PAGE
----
Maybe I should hate Postal 4: No Regerts. Maybe that’s the point. Developer Running With Scissors describes it as the sequel to the “worst game ever”, Postal 2, known for its vulgarity and rough edges. If the goal was to make an even worse one, then it certainly achieved that, but this gag doesn’t mean it’s ever fun to actually play. Even for the novelty of a guilty pleasure, like watching a really bad movie for a laugh, Postal 4 never fails to disappoint – if I could somehow forgive the cheesy writing, poor graphics, horrible gunplay, and constant bugs, it would still be incredible difficult to enjoy every game that crashes hard every hour or so. Whether you like the joke or not, you’re not offered anything here but pain.
Postal 4 bills itself as a satirical open-world shooter that aims to push the boundaries with a raunchy, over-the-top style and a stark South Park-esque theme. The main difference is that while South Park usually backs up his outrageous ideas with intelligent writing and some sort of coherent message or meaning behind the madness, Postal 4 almost never makes the landing. His sophomoric, chilling writing consists mostly of pointless sexual gags and literal toilet humor, and it all feels like it was spat out by a fourth-grader who’s just learned his tenth naughty word. There’s one part where you have to clear a sewer by hitting huge piles of feces with a shovel, and another where you visit a vagina-themed amusement park for no apparent reason. While it’s embarrassingly juvenile stuff, if the dialogue was at least well-written or clever, I wouldn’t have a problem with it. It is not. Instead, it has all the subtlety and nuance of an angry monkey throwing its crap.
If you consider Postal 4’s shoddy supply chain a “story” at all, it’s an absolutely abysmal one. You play as The Dude from Postal 2, a robe-wearing good-for-nothing looking for his stolen RV and trying to make a living doing a series of bizarre nonsequitur chores for the locals. Along the way you’ll meet a cast of wacky characters, such as a man who’s obsessed with bidets for some reason and a foul-mouthed gangster, and have a series of quests to complete for each of them before moving on to the next set. After seemingly not bothering to tell a coherent story for the first 14 hours out of 15, the ending bizarrely tries to throw a curveball at you and make you care about everything that happened , with a twist that fell flatter than my uncle thinks the earth is.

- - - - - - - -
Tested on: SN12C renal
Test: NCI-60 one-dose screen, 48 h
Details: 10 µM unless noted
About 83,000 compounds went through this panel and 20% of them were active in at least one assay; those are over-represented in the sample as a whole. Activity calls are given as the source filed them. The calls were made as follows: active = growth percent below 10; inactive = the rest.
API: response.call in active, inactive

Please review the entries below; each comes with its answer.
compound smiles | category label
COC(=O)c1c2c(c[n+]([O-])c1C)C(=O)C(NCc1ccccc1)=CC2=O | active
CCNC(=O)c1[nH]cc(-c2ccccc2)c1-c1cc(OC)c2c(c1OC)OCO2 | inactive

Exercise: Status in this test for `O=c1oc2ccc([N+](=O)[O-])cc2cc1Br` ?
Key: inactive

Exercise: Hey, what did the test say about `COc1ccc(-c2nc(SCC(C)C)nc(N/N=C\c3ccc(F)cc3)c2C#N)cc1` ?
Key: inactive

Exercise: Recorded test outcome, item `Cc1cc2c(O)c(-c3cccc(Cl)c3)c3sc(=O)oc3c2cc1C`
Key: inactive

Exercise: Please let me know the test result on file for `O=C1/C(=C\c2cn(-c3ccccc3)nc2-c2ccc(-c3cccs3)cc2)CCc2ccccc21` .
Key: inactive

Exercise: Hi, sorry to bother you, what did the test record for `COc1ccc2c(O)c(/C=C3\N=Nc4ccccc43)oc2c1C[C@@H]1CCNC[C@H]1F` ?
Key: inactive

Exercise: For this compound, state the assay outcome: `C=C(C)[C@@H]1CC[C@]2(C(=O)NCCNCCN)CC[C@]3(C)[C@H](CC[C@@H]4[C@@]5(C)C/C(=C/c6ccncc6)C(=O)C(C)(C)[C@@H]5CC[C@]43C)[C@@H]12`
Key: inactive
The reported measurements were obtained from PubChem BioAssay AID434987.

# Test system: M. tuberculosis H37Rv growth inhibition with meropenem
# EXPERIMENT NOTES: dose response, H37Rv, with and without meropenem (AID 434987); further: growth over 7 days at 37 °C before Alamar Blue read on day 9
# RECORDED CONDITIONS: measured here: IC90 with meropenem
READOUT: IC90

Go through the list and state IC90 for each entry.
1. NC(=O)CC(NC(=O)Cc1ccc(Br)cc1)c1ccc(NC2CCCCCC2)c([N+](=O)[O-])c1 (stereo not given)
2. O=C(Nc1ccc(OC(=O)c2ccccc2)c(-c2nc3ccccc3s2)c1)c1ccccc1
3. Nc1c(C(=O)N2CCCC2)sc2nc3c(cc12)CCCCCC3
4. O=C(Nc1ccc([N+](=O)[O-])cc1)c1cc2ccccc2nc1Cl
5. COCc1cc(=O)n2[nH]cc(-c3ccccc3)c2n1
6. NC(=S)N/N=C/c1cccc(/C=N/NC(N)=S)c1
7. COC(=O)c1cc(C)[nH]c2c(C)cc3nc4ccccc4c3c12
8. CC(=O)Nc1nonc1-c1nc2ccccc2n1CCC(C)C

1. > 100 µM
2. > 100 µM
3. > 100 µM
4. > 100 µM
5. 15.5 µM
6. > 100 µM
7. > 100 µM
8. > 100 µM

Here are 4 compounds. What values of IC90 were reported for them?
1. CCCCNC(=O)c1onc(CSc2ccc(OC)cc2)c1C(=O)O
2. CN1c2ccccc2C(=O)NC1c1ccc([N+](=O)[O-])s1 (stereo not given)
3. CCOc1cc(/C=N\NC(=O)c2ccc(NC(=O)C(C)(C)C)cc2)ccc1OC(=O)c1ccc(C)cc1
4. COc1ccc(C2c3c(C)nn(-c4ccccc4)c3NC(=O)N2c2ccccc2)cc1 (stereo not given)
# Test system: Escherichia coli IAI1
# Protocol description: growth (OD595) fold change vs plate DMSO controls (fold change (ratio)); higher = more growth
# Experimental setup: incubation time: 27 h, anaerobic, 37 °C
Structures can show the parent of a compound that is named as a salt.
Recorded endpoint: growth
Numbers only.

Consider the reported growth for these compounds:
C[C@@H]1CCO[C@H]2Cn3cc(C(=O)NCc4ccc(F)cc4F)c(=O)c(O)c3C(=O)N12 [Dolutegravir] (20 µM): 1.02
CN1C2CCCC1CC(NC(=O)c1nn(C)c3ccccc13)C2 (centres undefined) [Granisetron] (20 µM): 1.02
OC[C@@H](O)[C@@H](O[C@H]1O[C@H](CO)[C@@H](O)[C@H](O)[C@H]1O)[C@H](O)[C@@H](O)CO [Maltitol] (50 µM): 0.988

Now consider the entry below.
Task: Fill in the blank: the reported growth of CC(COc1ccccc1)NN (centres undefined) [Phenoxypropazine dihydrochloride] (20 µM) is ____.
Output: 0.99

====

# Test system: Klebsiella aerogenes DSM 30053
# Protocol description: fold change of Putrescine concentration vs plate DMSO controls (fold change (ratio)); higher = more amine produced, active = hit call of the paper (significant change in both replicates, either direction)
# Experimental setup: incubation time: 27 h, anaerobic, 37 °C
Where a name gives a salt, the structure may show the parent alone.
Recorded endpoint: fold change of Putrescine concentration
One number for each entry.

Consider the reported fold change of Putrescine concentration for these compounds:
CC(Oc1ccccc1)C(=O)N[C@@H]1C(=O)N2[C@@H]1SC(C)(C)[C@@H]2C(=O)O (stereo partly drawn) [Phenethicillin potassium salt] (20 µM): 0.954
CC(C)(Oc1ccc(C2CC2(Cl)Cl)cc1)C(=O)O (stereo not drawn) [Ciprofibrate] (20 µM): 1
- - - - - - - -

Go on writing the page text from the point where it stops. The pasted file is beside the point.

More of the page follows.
It’s a mess, and that’s before we even touch the parts that deal with sensitive political issues. Contrary to the generally excellent commentary in Grand Theft Auto 5, Postal 4 had me cringe for hours as it tackles serious issues with the finesse and grace of a fat fire. On one mission, I threw Mexicans over a border wall with a giant slingshot, and on another, I “transformed” some prison inmates by knocking them unconscious. As someone who knows virtually no bounds when it comes to comedy, I’m definitely not one to pick up my beads just because a game takes lightly sensitive issues for the sake of shock jokes – but Postal 4 does does offend me how painfully unfunny it is almost at every turn. The fact that it so wildly misses the mark while using such heavy subjects as a theme only makes the “comedy” that much harder to stomach.
To be fair, there are the tiniest of moments where I can see what Running With Scissors was getting at. One section in which I painted over gang graffiti and was attacked by a group of Karens who accused me of cultural appropriation surprised me and made me smile, while another forced me to cast my vote in a clearly rigged election came close to making something resembling a dot. Those moments got a giggle out of me, but they were so buried in jokes that a body shiver went through my body that they were hardly worth exhuming.
If you were hoping that maybe some insane, larger-than-life FPS combat could make up for the comedy shortcomings, I’ve got some terrible news: playing Postal 4 is a complete horror show by every measure. The open world areas are empty and lifeless, the shooting is clunky and unsatisfying, and technical issues and crashes are near-constant. It’s a true sample board of everything a video game can go wrong.